The panic about the looming "fiscal cliff" in the U.S. has led investors to look for hedges against the government failing to avert a fall over the combination of tax rises and spending cuts scheduled for 2013.
One hedge could involve betting on the Mexican peso, according to currency strategists at Citi.
The currency has been hit by worries about the fiscal cliff in recent week. Mexico is the closest Latin American country geographically and economically to the U.S., and is the prime candidate to short if the U.S. goes into economic crisis prompted by the fiscal cliff. The currency fell by around 7.7 percent against the dollar during the near-crisis of the debt ceiling last summer.
"Mexico is the most US-centric country of Latin America and would be dragged most by a contraction in U.S. GDP," according to Citi.
"Added to the liquidity of the currency and the central bank's lack of activism, we think structures with a short exposure to MXN would benefit most from a bumpy fiscal cliff scenario.
They recommend currency hedges with slightly longer term maturities, such as February 2013, because of the chance that the fiscal cliff"deadline" of January 1 will not see the immediate drop-off feared by some, and structures where further upside in the can be sold.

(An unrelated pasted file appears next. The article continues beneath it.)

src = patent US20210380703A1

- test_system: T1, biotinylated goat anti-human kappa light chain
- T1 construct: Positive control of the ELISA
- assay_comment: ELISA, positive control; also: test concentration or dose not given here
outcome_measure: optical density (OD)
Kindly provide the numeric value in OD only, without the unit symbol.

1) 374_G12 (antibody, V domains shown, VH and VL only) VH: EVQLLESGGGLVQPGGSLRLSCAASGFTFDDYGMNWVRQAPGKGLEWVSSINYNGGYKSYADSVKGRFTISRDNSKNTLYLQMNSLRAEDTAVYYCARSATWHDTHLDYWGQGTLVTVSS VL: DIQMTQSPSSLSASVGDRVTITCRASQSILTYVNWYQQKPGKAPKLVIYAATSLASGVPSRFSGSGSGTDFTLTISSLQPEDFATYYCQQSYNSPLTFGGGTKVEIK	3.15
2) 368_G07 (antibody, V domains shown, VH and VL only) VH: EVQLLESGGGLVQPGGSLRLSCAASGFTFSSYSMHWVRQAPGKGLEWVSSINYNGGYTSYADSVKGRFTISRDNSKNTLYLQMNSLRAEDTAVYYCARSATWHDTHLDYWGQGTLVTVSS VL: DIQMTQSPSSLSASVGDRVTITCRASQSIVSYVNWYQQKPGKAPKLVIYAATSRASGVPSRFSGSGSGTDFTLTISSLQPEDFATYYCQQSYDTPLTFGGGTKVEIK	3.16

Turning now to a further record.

"The fall-out from falling into the fiscal cliff may be not as terrible as widely portrayed, as long as the market keeps the hope that a fix can be found in a reasonable time frame," according to Citi.
There is increased optimism about Mexico's economy on the international stage after the general election earlier this year.
"It's a lot easier to do business in Mexico than Brazil (and other Latin American countries). During the financial crisis, Mexico suffered dramatically, but there has been a huge rebound in the economy and now they'redoing well and becoming more open for investment," Irenea Renuncio, senior Latin American analyst at Maplecroft, told CNBC.
She said that Mexico was worth looking at in 2013 for investors, and added that the well-publicized drug related-violencein the country mainly in is mainly in the north, while the center is best for business.
"It's a positive story and you have access to the U.S.market," she said.